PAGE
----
The OpenMotics Wiki
Welcome to the OpenMotics Wiki, your technical resource for anything OpenMotics related
After many years of development with a team of 5 engineers and a lot of installations of the OpenMotics stuff in Apartments, houses, villas and industrial buildings, we've decided to fully Open Source our firmware, hardware and software. The experience we've had with the multitude of projects we've done in the past made the OpenMotics system ultra stable and almost (fully doesn't exist :)) bug free. We continue to develop new products and services.
This wiki is intended for anyone that wants to build or modify their own OpenMotics Modules. Here you'll find the required PCB schematics, Bills Of Material and firmware files (Source code and hex files) to personalize your installation. If you'd rather want a completely finished and operational Module, have a look at the Shop instead.
We hope you enjoy the OpenMotics system and all information available on this Wiki.
For all remarks, suggestions and others, please don't hesitate to contact us at firstname.lastname@example.org
The OpenMotics home automation platform consists of DIN rail Modules typically installed in the fuse box. We've made the hardware, firmware and software of those modules fully opensource !
Each Module has a specific purpose: receive input, toggle electrical circuits, control external dimmers, etc. The different modules are interconnected by a RS485 bus. The Gateway is the brains of the system containing 2 different systems inside: The Master Controller (Microchip 18F67J11 controller board) and the Gateway Controller (Linux based Beagle Bone Black). The Master Controller houses all different home automation functions (Lights, outputs, stores, Temperature/humidity/brightness, thermostats, intelligent functions etc) where the Gateway Controller will take care of the secure communication to the cloud including which allows full control and programming from everywhere in the world.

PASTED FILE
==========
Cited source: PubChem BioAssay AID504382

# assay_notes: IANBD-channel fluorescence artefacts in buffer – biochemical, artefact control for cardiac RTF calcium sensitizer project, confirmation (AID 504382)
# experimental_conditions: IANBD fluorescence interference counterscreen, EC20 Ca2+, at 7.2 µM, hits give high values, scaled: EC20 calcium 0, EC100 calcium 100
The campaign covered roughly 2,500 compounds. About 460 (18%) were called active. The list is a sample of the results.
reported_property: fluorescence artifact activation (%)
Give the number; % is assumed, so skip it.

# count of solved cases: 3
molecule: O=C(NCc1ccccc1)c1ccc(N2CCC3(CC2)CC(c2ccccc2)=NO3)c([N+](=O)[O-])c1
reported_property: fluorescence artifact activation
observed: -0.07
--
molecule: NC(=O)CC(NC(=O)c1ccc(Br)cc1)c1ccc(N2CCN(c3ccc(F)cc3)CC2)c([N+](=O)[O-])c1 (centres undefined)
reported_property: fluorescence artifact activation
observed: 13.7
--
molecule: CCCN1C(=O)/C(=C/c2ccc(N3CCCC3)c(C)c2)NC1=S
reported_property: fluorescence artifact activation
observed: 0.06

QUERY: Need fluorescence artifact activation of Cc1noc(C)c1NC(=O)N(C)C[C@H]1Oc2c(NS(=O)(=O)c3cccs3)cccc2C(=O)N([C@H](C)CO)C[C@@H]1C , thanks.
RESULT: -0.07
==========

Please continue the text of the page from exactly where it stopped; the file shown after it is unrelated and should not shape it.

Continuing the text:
Each Module consists of:
- One or more Printed Circuit Boards (PCBs) housing the electronic components & connectors
- A .hex firmware file programmed into the on-board IC
- A plastic casing keeping everything together
- A graphical front panel
In order to make and assemble the PCBs for a Module, you'll need both the schematics (describing the PCB layout) and the Bill Of Material (listing the necessary components (BOM)). All necessary information can be found back in this Wiki.
Our Hardware as well as our software (except for the OpenMotics cloud) is fully OpenSource.
Using the information in this wiki will allow you to create your very own Modules and customize them as you see fit.
If more information is needed regarding the existing functionality, please consult The Available Functionality page
For Screenshot examples of the cloud, please consult the Cloud Screenshot page
The OpenMotics hardware mostly consists of DIN rail mounted Modules.
Our hardware is fully Opensource and can be used commercial as well as non-commercial (Creative Commons-Share Alike-Attribution licence). OpenMotics has a webshop were all modules can be purchased, however, everyone is free to download our schematics, PCB files, gerber files and built their own system. We support both and are happy if our hard work is appreciated and used !!
The firmware of our modules is still written in Pic Basic Pro (except for the power measurement module which is written in C). Pic Basic Pro is an easy to use programming language that can be learnt very easily. We provide all source code free of charge (GPLv2 licence). The Pic Basic Pro compiler however is not for free (see www.melabs.com) which is not in line with our philosophy so we're working on translating all Pic Basic Pro code to C code which is free of charge.
For people not interested in programming or doesn't want to purchase the compiler, the HEX code of all modules can be downloaded as well.
Have a look at the Modules page for a more detailed overview.
The system has 2 major interfaces towards the outside world: An API interface and a CLI interface. This section describes both interfaces and the full instruction set. This section also contains the Hardware and software installation guides.
OpenMotics want to be a fully Opensource product and we're in the process of publishing the sources. More info at our Open Source page.